Then there's the little chore of replacing Jones, a junior who recently announced his decision to enter the 2004 NFL draft. It may not seem so daunting if sophomore Cedric Humes continues to develop as he did this season, when he averaged 5.9 yards per carry. Though Humes had one-fourth the number of carries, Humes still averaged more on his 64 rushes than Jones did on his 265 (5.6 yards average).
Humes may get a chance to show fans the future of Tech's running game if he gets more than his average of five carries per game in the Insight.com Bowl against California on Dec. 26. Cal gave up an average of 132 yards rushing per game this season. What better springboard into 2004 for Humes than to get 10-12 carries against the Bears and rip off a big run or two?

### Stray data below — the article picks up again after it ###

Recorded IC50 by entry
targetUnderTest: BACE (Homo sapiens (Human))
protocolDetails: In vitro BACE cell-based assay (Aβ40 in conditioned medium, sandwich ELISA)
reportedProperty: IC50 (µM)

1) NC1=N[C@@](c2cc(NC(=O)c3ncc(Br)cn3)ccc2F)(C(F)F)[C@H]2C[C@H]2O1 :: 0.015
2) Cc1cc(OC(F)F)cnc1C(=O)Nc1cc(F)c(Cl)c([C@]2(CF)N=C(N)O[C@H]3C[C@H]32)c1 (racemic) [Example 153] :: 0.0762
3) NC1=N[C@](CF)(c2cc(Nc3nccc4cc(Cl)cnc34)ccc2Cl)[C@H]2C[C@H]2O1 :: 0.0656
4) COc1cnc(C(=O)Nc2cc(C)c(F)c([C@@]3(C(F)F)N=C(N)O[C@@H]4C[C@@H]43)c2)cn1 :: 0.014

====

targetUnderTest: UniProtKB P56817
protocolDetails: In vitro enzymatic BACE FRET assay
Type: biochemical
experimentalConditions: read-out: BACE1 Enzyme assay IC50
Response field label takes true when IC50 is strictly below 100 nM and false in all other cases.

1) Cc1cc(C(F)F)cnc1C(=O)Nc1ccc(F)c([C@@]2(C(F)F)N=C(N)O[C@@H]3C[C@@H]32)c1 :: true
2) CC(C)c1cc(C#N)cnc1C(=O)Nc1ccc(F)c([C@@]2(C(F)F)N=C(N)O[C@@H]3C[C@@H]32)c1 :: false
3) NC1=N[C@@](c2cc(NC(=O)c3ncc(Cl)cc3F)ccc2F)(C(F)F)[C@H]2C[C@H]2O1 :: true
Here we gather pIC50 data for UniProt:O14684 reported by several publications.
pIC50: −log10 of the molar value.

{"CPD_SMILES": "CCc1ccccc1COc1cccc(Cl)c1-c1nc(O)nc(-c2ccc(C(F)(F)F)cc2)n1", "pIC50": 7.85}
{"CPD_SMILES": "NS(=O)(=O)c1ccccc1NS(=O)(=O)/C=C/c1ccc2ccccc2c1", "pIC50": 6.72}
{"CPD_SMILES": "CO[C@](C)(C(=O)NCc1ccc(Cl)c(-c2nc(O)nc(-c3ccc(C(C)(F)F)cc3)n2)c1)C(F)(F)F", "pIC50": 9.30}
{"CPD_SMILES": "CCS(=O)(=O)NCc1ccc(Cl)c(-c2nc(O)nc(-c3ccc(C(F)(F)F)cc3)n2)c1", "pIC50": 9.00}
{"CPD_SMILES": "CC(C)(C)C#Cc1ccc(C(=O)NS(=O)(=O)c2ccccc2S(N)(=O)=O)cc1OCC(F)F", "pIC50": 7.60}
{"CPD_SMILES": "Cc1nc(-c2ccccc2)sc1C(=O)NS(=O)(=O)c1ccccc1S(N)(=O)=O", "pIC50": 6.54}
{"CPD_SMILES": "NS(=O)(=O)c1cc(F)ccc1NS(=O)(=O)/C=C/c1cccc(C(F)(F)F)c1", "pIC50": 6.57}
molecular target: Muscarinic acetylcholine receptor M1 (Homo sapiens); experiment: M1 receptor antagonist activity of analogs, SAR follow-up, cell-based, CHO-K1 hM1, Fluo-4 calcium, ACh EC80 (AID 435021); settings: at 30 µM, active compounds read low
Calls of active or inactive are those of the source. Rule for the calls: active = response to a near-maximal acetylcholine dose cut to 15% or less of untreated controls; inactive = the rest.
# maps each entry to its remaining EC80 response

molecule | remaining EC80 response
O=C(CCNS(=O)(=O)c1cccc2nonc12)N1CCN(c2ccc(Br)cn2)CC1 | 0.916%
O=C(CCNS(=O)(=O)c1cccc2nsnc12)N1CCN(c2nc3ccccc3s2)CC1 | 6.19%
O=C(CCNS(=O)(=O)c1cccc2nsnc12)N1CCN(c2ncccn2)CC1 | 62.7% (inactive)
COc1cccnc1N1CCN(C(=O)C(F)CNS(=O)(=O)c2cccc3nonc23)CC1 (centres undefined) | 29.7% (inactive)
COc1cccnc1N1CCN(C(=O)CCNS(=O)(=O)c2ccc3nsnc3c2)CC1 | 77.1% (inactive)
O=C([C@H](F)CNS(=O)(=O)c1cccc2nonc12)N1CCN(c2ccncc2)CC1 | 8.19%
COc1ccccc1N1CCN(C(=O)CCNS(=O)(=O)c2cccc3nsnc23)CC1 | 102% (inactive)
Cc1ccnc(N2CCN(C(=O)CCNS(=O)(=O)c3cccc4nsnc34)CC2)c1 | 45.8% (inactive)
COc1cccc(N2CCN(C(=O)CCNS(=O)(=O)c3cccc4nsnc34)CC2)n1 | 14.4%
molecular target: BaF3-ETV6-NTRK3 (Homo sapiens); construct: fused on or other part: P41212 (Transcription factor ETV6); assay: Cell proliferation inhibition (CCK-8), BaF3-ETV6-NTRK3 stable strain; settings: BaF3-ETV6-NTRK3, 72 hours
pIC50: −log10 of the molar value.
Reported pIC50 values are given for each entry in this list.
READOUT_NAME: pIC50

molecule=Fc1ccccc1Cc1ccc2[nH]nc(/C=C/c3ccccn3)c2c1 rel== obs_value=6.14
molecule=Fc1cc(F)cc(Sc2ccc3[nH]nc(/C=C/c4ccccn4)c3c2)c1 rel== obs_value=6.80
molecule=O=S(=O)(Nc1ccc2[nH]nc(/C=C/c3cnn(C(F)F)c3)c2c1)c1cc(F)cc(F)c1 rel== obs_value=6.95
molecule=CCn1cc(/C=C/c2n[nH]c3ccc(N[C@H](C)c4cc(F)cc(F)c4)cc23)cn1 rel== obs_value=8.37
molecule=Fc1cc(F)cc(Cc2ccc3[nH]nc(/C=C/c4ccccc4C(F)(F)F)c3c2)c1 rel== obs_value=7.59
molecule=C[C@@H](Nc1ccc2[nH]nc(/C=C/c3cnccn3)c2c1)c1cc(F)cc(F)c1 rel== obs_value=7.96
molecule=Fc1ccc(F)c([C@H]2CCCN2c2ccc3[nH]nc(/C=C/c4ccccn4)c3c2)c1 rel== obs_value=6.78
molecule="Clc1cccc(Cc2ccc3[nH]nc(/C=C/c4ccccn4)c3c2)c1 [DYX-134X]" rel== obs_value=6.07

Hopefully, I'll get a few more carries, but that's up to the coaches, Humes said. When I do get in there, it's going to be like an audition for next season.
The fortunes of Tech's special teams could be predicated on whether DeAngelo Hall decides to return for his senior season. (Signs point to no.) Hall, one of the nation's top punt returners, would provide a nice complement to returning punter Vinnie Burns and placekicker Nic Schmitt, who should develop into a solid replacement for the graduating Carter Warley.
Beamer will demand improvements in his usually intimidating punt coverage team, the one he refers to as Pride & Joy. When the Hokies blocked only one punt in the 2003 regular season, it marked just the second time since 1992 they blocked less than two.
It could be a restless offseason for Beamer and Co. The Hokies may not even crack the top 25 in next year's preseason poll. Some tweaking of philosophies might cure some of the ills, but everyone's wondering whether or not Beamer will actually do it.